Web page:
The movie is at its best dealing with these psychological questions. Barker makes frequent use of close-ups to show us the turmoil of father and son, and also intercuts with close-ups (for example on the father’s pistol when he forces his son to enlist) that escalate the drama. This is not surprising, since he made such good use of close-ups in “The Italian.” On the other hand, the battle sequences are nowhere near as effective as those in “Birth,” mostly they consist of a lot of smoke and people running around; very little of the drama is worked out in the action scenes. The pursuit of Frank on horseback is somewhat more effectively done, however. Much of the movie seemed slow to me, often when it was very obvious what the emotional moment was we had to wait for several visual exchanges between the actors and an intertitle before we could move on to the next situation. Nevertheless, perhaps in part because of the tension this generated, I did find it emotionally satisfying at the end to see the two men reconciled. I couldn’t help thinking, however, about the defeat they were bound to share in coming years, and wondering whether Frank had actually extended the bloody conflict by bravely causing the Union setback.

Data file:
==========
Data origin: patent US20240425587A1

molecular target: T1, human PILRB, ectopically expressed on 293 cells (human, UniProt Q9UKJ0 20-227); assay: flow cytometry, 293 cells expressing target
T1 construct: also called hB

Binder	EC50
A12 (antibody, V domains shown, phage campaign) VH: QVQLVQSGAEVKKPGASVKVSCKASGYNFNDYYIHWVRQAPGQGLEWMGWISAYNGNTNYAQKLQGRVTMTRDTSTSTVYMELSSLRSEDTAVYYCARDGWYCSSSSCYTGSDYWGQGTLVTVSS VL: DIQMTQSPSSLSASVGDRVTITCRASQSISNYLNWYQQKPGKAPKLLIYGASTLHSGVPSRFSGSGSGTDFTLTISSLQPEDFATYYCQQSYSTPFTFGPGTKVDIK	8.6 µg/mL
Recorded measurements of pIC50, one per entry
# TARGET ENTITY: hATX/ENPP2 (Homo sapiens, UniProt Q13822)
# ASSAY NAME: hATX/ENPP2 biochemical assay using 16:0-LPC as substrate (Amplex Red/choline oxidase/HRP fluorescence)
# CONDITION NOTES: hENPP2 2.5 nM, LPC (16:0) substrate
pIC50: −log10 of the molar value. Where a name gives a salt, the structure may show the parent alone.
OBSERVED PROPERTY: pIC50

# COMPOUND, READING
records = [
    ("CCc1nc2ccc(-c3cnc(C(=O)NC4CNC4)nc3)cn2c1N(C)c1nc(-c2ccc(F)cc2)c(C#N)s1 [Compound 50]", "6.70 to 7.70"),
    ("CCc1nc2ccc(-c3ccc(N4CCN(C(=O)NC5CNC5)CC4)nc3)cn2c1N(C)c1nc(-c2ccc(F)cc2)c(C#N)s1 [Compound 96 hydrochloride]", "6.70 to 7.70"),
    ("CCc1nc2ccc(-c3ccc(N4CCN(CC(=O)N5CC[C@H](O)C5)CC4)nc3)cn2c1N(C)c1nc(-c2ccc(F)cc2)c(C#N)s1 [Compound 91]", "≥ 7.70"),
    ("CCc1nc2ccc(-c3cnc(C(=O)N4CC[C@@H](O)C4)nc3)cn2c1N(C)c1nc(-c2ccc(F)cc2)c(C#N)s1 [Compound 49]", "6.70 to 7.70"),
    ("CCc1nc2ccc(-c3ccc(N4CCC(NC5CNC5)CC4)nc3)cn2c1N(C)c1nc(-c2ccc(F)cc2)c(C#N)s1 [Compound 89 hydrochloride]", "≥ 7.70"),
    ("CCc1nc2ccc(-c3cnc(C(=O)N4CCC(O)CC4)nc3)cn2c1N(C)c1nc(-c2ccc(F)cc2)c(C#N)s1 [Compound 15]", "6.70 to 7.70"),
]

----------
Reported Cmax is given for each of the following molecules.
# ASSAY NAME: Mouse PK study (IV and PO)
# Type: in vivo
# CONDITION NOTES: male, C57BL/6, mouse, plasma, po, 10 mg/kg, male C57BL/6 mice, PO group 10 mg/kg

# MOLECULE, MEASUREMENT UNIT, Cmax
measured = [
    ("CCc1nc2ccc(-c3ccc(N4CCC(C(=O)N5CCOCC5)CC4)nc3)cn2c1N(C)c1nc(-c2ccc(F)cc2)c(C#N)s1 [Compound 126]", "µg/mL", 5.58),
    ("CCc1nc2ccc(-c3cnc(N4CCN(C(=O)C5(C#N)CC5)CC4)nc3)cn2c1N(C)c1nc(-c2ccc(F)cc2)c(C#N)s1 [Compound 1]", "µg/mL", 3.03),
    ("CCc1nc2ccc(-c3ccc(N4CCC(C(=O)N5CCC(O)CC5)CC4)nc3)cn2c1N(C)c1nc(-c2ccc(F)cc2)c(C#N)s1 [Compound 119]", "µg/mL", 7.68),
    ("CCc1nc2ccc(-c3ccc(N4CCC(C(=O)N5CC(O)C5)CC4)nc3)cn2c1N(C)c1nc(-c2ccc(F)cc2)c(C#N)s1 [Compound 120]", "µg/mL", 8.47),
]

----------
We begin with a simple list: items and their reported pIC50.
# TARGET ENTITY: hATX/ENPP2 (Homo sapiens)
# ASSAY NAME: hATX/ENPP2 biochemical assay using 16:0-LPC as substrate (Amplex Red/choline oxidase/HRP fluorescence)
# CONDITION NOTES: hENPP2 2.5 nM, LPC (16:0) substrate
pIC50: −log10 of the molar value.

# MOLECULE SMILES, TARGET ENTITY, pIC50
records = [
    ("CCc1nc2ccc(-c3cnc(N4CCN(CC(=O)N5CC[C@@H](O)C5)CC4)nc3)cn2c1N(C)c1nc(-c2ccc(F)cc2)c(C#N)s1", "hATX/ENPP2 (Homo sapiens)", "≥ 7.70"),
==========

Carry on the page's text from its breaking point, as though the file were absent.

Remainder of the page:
Director: Reginald Barker
Run Time: 1 hour, 17 Min